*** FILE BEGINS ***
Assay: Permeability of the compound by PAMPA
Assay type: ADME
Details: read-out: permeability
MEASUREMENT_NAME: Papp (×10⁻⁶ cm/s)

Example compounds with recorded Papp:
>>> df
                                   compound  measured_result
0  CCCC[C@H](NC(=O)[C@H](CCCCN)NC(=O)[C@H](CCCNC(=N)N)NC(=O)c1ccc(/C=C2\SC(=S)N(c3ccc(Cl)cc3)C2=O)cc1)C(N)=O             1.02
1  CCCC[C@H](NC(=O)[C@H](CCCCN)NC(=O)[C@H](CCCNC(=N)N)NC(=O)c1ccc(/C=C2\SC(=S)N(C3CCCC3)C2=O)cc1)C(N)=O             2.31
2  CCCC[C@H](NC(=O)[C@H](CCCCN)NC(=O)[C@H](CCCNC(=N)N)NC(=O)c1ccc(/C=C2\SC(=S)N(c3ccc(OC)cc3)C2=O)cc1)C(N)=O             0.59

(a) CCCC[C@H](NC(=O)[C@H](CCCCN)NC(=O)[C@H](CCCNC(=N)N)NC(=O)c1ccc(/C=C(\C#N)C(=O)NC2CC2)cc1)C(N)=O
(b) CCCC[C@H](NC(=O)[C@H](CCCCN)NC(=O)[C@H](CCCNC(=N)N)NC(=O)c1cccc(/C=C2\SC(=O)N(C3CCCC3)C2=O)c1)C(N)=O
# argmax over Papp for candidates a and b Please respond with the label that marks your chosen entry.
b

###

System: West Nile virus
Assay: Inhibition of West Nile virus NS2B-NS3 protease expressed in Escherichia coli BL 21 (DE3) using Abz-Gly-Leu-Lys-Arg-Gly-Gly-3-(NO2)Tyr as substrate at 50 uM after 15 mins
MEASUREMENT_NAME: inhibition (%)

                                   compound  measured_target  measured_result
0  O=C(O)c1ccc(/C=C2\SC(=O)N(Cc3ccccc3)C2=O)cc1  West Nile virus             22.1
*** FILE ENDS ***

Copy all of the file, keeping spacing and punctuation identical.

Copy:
Assay: Permeability of the compound by PAMPA
Assay type: ADME
Details: read-out: permeability
MEASUREMENT_NAME: Papp (×10⁻⁶ cm/s)

Example compounds with recorded Papp:
>>> df
                                   compound  measured_result
0  CCCC[C@H](NC(=O)[C@H](CCCCN)NC(=O)[C@H](CCCNC(=N)N)NC(=O)c1ccc(/C=C2\SC(=S)N(c3ccc(Cl)cc3)C2=O)cc1)C(N)=O             1.02
1  CCCC[C@H](NC(=O)[C@H](CCCCN)NC(=O)[C@H](CCCNC(=N)N)NC(=O)c1ccc(/C=C2\SC(=S)N(C3CCCC3)C2=O)cc1)C(N)=O             2.31
2  CCCC[C@H](NC(=O)[C@H](CCCCN)NC(=O)[C@H](CCCNC(=N)N)NC(=O)c1ccc(/C=C2\SC(=S)N(c3ccc(OC)cc3)C2=O)cc1)C(N)=O             0.59

(a) CCCC[C@H](NC(=O)[C@H](CCCCN)NC(=O)[C@H](CCCNC(=N)N)NC(=O)c1ccc(/C=C(\C#N)C(=O)NC2CC2)cc1)C(N)=O
(b) CCCC[C@H](NC(=O)[C@H](CCCCN)NC(=O)[C@H](CCCNC(=N)N)NC(=O)c1cccc(/C=C2\SC(=O)N(C3CCCC3)C2=O)c1)C(N)=O
# argmax over Papp for candidates a and b Please respond with the label that marks your chosen entry.
b

###

System: West Nile virus
Assay: Inhibition of West Nile virus NS2B-NS3 protease expressed in Escherichia coli BL 21 (DE3) using Abz-Gly-Leu-Lys-Arg-Gly-Gly-3-(NO2)Tyr as substrate at 50 uM after 15 mins
MEASUREMENT_NAME: inhibition (%)

                                   compound  measured_target  measured_result
0  O=C(O)c1ccc(/C=C2\SC(=O)N(Cc3ccccc3)C2=O)cc1  West Nile virus             22.1